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3D goes global with eeGeo!

By [email protected] - 7th January 2016 - 17:37

Over the past five years, Dundee-based eeGeo has been quietly exploiting video gaming tools and techniques to develop a cloud-based SaaS platform that takes spatially-accurate 3D mapping to new levels of realism. With the company ( now bringing its offering to market, GeoConnexion met up with CEO, Ian Hetherington, and CCO, Jeremy Copp, to find out more.

GeoConnexion (Geo): What was the thinking behind eeGeo?

Ian Hetherington (IR): Rather like Ordnance Survey’s Minecraft GB map, the idea was to bring gaming into the real world, with users able to explore and interact with computer-generated landscapes. Along the way, we extended the work to incorporate spatially-accurate buildings and other features and enable seamless navigation between exteriors and interiors – in short, a representation of the real world in 3D … and on a global scale.

Geo: Presumably this opened-up possibilities way beyond video gaming?

IR: Indeed yes. Unlike an app, building a platform is a major undertaking and we’ve sunk around £12 million of VC and private funding into its development so far. The resulting platform and SDK positions it firmly in the Enterprise space for exploitation in applications and services that span tourism, utility and communications network operations, retail, property, smart cities and more.

Geo: What sort of territorial coverage are you currently able to offer?

IR: We’ve mapped and modelled the whole of the UK, the United States and Japan, so we feel the time is now ripe to officially launch the product.

Geo: And you’ve been quietly deploying and testing it out over the past two years?

IR: Quietly perhaps, but in a sizeable way. For example, it forms the basis of NTT DoCoMo’s 3D mapping app for iOS and Android cellphones and tablets. This is currently delivering 3D maps, routing, local search information and content to some four million Japanese subscribers. Working with developer ZENRIN DataCom, it took us less than a couple of months to ‘build’ the whole of Japan. Other blue chip customers employing the platform include Cisco Systems, Samsung and Arup, among others.

Geo: How does the service work in practice?

Jeremy Copp (JC): The eeGeo platform is hosted by Amazon Web Services which employs its CloudFront network to serve content in real-time. And despite the workload this entails – some 4.5 million downloads to date - we haven’t experienced a single outage. Internally, we handle everything from 3D mapping, modelling and graphic design to server side scripting, as well as writing embedded C extensions for mobile devices. We can also provide an SDK with the source code and all the tools needed for custom cross-platform development.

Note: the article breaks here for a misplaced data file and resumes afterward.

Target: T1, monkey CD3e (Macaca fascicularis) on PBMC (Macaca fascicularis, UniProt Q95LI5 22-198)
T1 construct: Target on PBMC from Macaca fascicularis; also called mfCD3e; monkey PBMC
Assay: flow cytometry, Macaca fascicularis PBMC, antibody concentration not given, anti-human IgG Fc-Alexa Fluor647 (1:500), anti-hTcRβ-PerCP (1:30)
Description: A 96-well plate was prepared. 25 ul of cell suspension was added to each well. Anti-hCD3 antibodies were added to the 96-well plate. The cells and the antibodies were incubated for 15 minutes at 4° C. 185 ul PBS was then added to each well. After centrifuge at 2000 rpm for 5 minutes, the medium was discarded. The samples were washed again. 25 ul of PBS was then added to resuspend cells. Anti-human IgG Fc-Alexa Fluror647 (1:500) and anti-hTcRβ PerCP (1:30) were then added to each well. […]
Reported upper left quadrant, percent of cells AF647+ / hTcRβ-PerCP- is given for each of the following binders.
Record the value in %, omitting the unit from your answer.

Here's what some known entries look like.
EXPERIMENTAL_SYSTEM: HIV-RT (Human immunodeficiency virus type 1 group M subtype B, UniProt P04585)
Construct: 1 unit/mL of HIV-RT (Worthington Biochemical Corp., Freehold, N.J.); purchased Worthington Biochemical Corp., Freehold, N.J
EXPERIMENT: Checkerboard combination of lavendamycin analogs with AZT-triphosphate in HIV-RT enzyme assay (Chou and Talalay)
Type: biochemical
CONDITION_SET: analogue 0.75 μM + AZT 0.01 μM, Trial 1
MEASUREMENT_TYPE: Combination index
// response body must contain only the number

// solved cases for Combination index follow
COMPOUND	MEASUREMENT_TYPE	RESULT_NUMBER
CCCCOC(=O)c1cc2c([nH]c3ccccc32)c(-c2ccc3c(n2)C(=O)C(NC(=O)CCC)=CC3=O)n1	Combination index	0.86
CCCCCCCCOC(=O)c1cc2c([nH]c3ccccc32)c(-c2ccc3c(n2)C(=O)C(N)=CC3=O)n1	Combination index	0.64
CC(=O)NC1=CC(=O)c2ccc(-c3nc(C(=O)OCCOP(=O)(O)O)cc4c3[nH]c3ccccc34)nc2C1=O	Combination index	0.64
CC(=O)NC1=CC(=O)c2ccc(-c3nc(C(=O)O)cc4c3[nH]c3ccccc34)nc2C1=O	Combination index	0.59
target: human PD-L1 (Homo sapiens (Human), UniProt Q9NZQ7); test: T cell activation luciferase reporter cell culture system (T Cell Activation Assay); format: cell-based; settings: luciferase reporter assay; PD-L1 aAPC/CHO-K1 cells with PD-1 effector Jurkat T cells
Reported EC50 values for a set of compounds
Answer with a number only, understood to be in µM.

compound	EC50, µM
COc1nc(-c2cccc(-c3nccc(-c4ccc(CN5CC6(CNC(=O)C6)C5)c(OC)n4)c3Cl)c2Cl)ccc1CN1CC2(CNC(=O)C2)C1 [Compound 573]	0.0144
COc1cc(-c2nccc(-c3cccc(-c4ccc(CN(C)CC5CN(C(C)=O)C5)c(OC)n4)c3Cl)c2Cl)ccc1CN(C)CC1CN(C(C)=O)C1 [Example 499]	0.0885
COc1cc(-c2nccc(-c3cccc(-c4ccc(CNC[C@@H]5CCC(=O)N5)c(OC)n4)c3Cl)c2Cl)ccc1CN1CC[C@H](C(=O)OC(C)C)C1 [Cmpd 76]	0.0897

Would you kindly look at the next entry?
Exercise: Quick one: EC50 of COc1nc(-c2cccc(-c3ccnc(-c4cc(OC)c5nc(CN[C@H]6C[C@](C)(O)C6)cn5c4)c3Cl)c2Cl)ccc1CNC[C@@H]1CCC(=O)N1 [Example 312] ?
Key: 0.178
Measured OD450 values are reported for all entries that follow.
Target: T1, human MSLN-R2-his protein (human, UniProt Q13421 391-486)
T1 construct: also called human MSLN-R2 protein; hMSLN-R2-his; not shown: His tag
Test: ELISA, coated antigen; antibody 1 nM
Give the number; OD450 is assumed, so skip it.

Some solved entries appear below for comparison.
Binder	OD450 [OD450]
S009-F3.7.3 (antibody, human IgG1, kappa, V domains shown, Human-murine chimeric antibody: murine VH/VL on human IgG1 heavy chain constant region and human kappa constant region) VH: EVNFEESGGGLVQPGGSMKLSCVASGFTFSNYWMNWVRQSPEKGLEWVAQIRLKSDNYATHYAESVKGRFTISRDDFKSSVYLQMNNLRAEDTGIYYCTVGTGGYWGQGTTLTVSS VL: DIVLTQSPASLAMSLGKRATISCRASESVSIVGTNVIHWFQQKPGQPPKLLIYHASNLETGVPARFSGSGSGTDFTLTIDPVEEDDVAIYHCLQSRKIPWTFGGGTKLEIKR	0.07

What the customer gets is full control of a georeferenced 3D model at a nation-wide scale, complete with terrain, buildings and landscape features, plus the ability to add Points of Interest; to animate objects in response to real-time events; to introduce lighting conditions and weather effects, and to populate and overlay the model with many and varied datasets. The same visualisation capability is available, regardless of whether the model is explored from an exterior or interior viewpoint. So as an orientation tool for, say, a visitor guide, it allows end users to understand where they are and where they are going in response to real landmarks. A novel use in this context is the ability to embed a story or guided tour which then ‘drives’ the 3D map.

Geo: What data and content are you employing to deliver the service?

IR: At the reference level, we are using TomTom, Ordnance Survey, ZENRIN, NASA, and OpenStreetMap geodata, But the way our pipeline works is that everything in the world is an object, whether a road, building, tree or underground sewer. If the data is available, we can ingest it, crunch it, put it in the cloud and stream it to devices.

The end goal is always the same: to make the model engaging to the point where end users just love to touch and play with it as they go about their daily business. In this sense, the commercial value of the platform becomes apparent, almost without people realising it, and we’re addressing new vertical market opportunities almost on a daily basis.

Geo: Next stop the world in 3D?

IR: Technically-speaking yes. The platform is infinitely scalable and, should the need arise, it’s simply a question of pressing the ‘build’ button, waiting a month or so, spinning-up 10,000 CPUs in the Amazon cloud to chew on the data, and ending up with a resident database on a global scale. But we’re a small team – just 30 people – and our real forte at the moment is our real forte at the moment is the ability to … something that is unusual in the mapping space.

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